You might argue that someone making $1,100,000/year should oppose redistribution. But this journalist is likely to be an idealistic utilitarian. Why else would someone that talented take a lousy journalism job paying $100,000/year when he could have worked on Wall Street? No, money is not his primary motivation. (In any case, even if he weren’t idealistic, there’d be no cost in pretending to be, and a big benefit.)
This post might seem rather abstract and unrealistic, but I’m quite serious about the ideas. Bill Gates earned more than $100 billion from middle class consumers of Windows, and plans to redistribute almost all of that wealth to the world’s poor, as well as other charitable causes.
PS. Substack might slightly boost total GDP, but that strengthens my argument in this post.
PPS. Another implication of this post is that (nationalistic) progressives will huff and puff about the “obscene” profits earned by companies that rely on intellectual capital, but they won’t try to do anything to make the industry less profitable (before taxes.) That’s because US companies dominate these industries at a global level. The profits earned overseas on films like “Dune” can be taxed and redistributed to Americans.
Sep 17 2021 at 9:20am
And foreign countries impose a tax of sorts on American IP businesses by turning a blind eye to piracy (Yulia Timoshenko, former Ukrainian PM, made her initial fortune in pirated DVDs), but that surplus cannot be easily redistributed.
Sep 17 2021 at 10:47am
Good post. One other aspect of this scenario deserves attention: The highly productive journalist would almost certainly become much more productive when he/she started making 11x what he/she was making before substack . The journalist would become more productive directly by responding to the increased incentives to make more good stuff and also indirectly by using some of that money to buy services that would free up more time, some of which could then be re-allocated towards the productive journalism.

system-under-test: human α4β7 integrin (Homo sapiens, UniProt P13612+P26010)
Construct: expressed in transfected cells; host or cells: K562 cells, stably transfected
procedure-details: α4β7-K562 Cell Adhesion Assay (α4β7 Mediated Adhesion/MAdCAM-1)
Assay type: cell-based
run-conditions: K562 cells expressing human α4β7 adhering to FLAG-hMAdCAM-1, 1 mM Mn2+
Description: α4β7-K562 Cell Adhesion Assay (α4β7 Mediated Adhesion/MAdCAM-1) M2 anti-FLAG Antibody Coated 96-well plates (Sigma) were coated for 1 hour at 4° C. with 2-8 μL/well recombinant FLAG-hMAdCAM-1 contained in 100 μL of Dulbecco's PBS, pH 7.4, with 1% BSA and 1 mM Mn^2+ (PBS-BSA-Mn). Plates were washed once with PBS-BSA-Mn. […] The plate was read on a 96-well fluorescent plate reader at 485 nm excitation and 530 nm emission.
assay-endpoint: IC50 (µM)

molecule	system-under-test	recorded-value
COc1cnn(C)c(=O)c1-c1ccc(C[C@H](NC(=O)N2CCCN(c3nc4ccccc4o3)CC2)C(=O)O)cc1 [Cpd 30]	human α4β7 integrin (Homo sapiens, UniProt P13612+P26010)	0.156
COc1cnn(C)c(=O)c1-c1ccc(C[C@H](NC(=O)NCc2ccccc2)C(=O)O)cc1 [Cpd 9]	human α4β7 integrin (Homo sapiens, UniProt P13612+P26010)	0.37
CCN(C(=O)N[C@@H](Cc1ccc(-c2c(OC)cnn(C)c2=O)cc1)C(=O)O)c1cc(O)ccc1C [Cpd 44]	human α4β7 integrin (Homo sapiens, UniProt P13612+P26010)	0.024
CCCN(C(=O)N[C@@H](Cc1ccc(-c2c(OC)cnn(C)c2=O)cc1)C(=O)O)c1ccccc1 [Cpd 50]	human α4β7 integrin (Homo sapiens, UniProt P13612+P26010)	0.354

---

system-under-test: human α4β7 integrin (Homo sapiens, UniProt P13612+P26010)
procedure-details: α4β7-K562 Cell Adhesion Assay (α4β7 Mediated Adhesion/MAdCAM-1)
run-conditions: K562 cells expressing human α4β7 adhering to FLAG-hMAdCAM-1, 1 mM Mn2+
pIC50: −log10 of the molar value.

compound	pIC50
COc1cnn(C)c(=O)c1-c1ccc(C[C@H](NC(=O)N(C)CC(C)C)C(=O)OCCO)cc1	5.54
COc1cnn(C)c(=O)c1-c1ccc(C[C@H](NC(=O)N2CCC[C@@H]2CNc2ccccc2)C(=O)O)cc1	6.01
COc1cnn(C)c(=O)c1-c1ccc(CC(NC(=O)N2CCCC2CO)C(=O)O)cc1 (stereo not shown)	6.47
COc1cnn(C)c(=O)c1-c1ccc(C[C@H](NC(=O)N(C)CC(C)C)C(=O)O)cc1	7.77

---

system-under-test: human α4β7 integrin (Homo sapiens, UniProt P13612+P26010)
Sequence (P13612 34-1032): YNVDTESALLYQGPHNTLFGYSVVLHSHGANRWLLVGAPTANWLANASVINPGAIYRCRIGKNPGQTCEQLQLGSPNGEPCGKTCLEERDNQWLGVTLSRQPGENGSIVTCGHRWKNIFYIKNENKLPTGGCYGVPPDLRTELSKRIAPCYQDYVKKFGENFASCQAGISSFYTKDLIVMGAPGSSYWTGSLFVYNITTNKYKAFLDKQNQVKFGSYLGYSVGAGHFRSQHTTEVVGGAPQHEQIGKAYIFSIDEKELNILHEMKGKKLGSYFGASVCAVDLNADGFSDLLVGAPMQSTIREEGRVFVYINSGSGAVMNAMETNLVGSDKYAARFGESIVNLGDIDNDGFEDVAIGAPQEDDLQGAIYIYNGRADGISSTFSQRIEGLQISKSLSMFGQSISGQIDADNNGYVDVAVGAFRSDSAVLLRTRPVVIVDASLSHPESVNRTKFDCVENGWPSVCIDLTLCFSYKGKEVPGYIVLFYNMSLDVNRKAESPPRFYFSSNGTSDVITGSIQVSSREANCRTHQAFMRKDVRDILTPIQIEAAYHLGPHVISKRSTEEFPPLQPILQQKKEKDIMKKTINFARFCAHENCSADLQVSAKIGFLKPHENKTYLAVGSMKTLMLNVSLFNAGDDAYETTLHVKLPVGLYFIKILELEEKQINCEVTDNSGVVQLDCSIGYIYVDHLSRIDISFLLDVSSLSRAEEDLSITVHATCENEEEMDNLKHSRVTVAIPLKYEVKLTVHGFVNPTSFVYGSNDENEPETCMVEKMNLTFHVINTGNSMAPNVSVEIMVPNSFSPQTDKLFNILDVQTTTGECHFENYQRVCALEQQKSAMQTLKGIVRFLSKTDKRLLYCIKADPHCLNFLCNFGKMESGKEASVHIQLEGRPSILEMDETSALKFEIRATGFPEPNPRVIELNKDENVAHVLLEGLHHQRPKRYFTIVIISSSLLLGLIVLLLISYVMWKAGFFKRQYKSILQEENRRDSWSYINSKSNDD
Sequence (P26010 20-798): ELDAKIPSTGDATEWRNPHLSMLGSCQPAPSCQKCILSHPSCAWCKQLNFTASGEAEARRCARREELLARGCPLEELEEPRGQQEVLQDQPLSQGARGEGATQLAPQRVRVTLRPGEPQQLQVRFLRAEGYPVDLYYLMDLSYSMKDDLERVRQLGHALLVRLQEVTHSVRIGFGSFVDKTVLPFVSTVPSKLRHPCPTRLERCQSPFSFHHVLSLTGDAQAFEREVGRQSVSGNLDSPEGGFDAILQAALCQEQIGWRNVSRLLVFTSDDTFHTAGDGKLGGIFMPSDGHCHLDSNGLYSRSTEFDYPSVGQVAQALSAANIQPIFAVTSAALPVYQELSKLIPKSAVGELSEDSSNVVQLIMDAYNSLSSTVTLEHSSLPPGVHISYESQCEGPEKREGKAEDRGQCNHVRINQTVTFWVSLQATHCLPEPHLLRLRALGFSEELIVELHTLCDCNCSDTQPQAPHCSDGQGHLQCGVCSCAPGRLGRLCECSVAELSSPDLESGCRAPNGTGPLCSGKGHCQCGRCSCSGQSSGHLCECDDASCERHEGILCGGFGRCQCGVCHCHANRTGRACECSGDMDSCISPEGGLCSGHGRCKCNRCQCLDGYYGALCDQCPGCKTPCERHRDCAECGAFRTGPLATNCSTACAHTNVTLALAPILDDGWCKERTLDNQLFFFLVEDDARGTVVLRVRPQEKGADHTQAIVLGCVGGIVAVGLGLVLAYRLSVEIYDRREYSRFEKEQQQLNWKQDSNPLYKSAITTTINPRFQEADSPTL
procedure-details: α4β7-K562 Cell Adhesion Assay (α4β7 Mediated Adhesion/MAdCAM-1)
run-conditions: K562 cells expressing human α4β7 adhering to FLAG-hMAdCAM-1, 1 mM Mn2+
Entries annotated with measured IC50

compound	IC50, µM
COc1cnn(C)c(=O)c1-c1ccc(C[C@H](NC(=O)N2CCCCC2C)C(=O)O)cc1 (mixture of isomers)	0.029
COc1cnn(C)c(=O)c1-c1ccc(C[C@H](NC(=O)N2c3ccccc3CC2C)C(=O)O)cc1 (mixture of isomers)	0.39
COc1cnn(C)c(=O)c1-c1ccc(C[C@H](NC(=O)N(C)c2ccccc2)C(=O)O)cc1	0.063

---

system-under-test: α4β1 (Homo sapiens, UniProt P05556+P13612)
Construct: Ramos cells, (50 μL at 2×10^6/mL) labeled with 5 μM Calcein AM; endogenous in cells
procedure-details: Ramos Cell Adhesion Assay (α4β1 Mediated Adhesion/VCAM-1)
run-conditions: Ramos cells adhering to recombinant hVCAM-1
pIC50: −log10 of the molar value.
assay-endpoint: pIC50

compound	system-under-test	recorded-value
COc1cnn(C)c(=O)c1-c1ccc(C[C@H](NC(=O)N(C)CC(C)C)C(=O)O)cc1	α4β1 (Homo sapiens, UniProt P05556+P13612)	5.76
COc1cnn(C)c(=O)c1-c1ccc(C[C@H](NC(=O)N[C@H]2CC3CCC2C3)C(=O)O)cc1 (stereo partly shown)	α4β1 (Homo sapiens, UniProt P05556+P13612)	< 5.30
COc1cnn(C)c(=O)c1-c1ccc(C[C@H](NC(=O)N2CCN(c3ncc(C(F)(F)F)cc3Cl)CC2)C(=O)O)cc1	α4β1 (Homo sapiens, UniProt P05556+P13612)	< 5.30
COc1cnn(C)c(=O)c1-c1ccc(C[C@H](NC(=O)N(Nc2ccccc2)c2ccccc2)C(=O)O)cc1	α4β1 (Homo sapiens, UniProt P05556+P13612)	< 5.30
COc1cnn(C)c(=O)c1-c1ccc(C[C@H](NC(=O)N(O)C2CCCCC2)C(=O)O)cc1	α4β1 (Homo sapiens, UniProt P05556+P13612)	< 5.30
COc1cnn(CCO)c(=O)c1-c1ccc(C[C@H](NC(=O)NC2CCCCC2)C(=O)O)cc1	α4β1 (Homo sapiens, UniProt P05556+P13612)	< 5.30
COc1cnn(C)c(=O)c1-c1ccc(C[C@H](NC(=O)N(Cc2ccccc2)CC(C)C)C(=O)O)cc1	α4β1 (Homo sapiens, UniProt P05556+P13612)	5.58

I do get that the purpose of this post is to make a more narrow point about the material standard of living of the poor in advanced economies – thus the stipulation about fixed GDP. Not every post should be comprehensive. Just pointing out that, also, GDP probably goes up in this substack scenario.
Sep 17 2021 at 11:36am
That is a great point that I would not have thought of.
Sep 17 2021 at 12:17pm
Not just the poor.
Some middle class guy in an unrelated field also benefits. The increased investment makes his costs decrease and/or creates job opportunities that increase his salary.
Sep 17 2021 at 1:37pm
It is going to be interesting to see how Substack evolves. I have two subscriptions I pay for from established writers who I have read for many years and to me are known quantities and have good content. This seems about right to me and getting more content will just suck time away from the day.
Sep 17 2021 at 2:07pm
In a world of self-curated content and plethora of de-centralized content providers, the limited time of the reader is essential to consider.
For example, I have subscribed to the free versions of many substacks, but I have not yet seen the value of paying for more content from any one of them. IMHO, the whole reader use-case for substack consists in the ability to gather a wide range of independant voices – an advantage that increases with the number of subscriptions. But I only have so much time to read. Paying for more content from a few providers, which commits me to spending a higher proportion of my time on those few providers, therefore limits my ability to take advantage of the viewpoint diversity that makes substack so worthwhile.
The end outcome, then, is that I often prefer the conciseness of the free versions to the content volume of the paid versions anyway. That is, even if both the abbreviated and the full version were free, I would very often chose the abbreviated version. Heck, I might even pay a (small) amount for the abbreviated version over the longer version. This seems like a rough position for content providers, then, who are trying to charge for the longer versions.